In school and in the office, someone is - generally speaking - watching over your shoulder and making sure you're doing what you should be doing. You can get away with slacking when they're not looking, but you still have to report to someone at the end of the day, or the week, or the semester. For most, this is a strongly contributing factor in doing what you're actually supposed to be doing. But this factor is non-existant in poker: You won't have anyone to report to, there's no one who expects or requires that you do anything. You are, for better and - in this case - for worse, your own boss. When the only one you have to answer to is yourself, it takes a fair portion of discipline to actually do what you set out to do.
... Or at least it should. If you've given yourself a lot of slack in what you hope to achieve, this will be a walk in the park. But if you're serious about taking the road of poker as far as it will carry you, your goals probably shouldn't have too much leeway given for slacking. You should challenge yourself.
Discipline is needed for many different areas of poker. For instance, returning to Lesson #2 and the Anna example there, if she has set out to play 5,000 hands per month, she needs to actually do that. Hopefully, you won't need to much discipline to play the game. If you find that you just don't want to play, then there is an obvious risk that you shouldn't be focusing on this game at all.
But Anna also specified which limits she was going to play at, and conditions for when she would move down or up in the ranks. Really sticking to this, and not refusing to move down after a bad downswing takes discipline; we all have a little devil on our shoulder telling us that if we stay at the limits we're playing (or even climb!) we can quicker win back what we've lost. Resisting that urge takes discipline.
The previous lesson dealt with realistic goals in building a bankroll, with the basic conclusion that it takes time, because the relative profits that are made are low in comparison to the limits we play. If you make one or two big bets per hour, how many hours of playing does, for instance, logging on and playing while being roaringly drunk cost you? I'm not saying you can't be outrageously drunk (I'm all for that) but recklessness can easily set you back weeks in terms of bankroll progress. It's unnecessary.
You also need to be disciplined about other things, such as studying. If you've told yourself that you will sit down and carefully read and analyze hands three hours a week - because you know how important this is to your personal development as a player - your job is not done there. Making the decision is easy, it's actually doing it that's hard. "Easier said than done" is rarely as true as when it pertains to planning homework. But while on the topic of studying, again, I want to point out that while you'll need some discipline to do the time that you've promised yourself you'll do, the part that's actually going to require more discipline is the self-criticism, so let me talk about that.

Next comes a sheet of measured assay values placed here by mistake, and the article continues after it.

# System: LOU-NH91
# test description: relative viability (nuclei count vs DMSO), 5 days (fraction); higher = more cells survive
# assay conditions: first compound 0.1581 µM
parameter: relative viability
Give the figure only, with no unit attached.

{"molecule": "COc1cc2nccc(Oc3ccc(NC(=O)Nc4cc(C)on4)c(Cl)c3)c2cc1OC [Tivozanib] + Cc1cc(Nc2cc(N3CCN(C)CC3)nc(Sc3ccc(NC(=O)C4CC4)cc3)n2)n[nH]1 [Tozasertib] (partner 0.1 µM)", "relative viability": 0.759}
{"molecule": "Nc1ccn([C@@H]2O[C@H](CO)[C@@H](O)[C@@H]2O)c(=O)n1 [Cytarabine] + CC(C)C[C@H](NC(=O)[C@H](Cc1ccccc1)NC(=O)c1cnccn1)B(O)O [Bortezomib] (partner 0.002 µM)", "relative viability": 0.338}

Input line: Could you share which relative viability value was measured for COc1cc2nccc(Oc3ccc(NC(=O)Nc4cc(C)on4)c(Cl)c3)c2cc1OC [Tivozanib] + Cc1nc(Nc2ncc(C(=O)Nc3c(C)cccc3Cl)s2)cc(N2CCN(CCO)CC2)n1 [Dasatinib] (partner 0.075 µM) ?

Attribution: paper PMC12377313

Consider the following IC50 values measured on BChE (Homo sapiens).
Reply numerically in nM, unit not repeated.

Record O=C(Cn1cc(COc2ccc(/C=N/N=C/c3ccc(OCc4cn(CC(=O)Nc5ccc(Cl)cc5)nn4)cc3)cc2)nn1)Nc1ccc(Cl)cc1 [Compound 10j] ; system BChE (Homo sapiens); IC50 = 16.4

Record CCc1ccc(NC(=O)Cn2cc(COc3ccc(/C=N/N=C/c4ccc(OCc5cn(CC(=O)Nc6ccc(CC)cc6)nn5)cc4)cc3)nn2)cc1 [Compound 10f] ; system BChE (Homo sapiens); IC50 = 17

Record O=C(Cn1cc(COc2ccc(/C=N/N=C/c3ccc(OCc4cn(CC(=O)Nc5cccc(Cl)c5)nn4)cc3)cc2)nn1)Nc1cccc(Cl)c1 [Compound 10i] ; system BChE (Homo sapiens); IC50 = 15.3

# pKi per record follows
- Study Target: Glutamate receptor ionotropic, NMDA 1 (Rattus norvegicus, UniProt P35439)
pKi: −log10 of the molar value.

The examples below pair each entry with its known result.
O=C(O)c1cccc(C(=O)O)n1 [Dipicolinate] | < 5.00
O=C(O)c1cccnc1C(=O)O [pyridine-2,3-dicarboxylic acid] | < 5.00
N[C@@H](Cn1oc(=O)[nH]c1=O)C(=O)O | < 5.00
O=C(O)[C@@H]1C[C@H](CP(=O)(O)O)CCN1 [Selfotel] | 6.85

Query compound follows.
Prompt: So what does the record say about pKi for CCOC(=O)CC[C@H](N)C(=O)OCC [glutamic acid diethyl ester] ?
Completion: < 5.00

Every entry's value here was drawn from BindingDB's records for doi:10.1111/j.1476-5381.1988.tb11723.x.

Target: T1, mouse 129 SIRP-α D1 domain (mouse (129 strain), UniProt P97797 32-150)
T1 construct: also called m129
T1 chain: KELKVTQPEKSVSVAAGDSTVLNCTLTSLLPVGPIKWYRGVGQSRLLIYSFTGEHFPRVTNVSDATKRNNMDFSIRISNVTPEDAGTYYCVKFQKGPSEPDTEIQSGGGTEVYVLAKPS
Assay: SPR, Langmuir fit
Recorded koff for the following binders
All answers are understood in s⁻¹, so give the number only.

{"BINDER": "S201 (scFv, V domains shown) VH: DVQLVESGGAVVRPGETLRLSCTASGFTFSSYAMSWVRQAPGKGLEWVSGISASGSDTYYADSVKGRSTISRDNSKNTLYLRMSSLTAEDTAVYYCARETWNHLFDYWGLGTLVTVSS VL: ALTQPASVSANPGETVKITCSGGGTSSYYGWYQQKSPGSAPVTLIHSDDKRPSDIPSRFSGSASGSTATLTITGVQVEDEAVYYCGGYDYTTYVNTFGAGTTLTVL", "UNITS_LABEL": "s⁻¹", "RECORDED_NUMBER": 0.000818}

Psychologically, people are mostly very defensive. There are, for instance, countless courses on how to give and take criticism because of this. I've attended a few in the line of duty. If we were computers, receiving criticism would be a piece of cake. Someone tells us we screwed up, we look at the situation, objectively decide that he's correct, and adjust. In reality, however, someone telling us we screwed up will trigger all sorts of self-defense mechanisms in our psyche. The most common reaction is to claim that the criticism doesn't apply to us. The second is to vividly argue (or at the very least, feel) that we didn't screw up at all, and dismiss our critic as ignorant: "he would never bluff in that spot!" or to blame something or someone else. The third way of defending ourselves against criticism is to give excuses.
Accepting criticism and embracing it is tough, and for me personally, it's even harder to give criticism that I know can be accepted and embraced. However, when you're asking someone else to analyze your play, you're in most cases not asking someone who's professionally trained to give sensitive criticism, so chances are he or she won't be as smooth or as harsh as they need to be. And so again, you need the discipline to take it for what it is - someone else helping you. But even after getting sore spot after sore spot poked at by other players, you need to swallow your pride and keep asking for more of it. This is the part that really takes discipline, but it will pay off and it's worth it.
Now, speaking of sore spots, I have one more piece of advice relating to discipline to share in this lesson: the importance of being honest to yourself when things aren't working the way you want them to. Maybe you're not putting in as many hours of studying as you had originally planned. Maybe you went on a terrible downswing and hesitate to re-count your bankroll to see just how bad it's been going. But you already know that you should, and the only thing standing between you and something you can and should do, is to actually do it. Discipline.
"Easier said than done." Yes, it is.